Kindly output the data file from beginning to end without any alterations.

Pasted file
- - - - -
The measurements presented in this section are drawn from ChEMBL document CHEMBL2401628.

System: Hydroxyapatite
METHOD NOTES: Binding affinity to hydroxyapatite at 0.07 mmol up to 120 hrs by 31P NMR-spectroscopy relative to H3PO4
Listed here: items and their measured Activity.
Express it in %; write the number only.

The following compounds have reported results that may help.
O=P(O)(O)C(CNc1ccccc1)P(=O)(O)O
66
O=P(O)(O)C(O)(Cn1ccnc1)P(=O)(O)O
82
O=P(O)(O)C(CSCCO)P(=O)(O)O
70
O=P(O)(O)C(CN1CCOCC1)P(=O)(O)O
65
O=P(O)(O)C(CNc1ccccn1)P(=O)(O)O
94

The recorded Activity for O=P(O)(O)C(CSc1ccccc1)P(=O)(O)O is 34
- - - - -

The measurements presented in this section are drawn from ChEMBL document CHEMBL2401628.

System: Hydroxyapatite
METHOD NOTES: Binding affinity to hydroxyapatite at 0.07 mmol up to 120 hrs by 31P NMR-spectroscopy relative to H3PO4
Listed here: items and their measured Activity.
Express it in %; write the number only.

The following compounds have reported results that may help.
O=P(O)(O)C(CNc1ccccc1)P(=O)(O)O
66
O=P(O)(O)C(O)(Cn1ccnc1)P(=O)(O)O
82
O=P(O)(O)C(CSCCO)P(=O)(O)O
70
O=P(O)(O)C(CN1CCOCC1)P(=O)(O)O
65
O=P(O)(O)C(CNc1ccccn1)P(=O)(O)O
94

The recorded Activity for O=P(O)(O)C(CSc1ccccc1)P(=O)(O)O is 34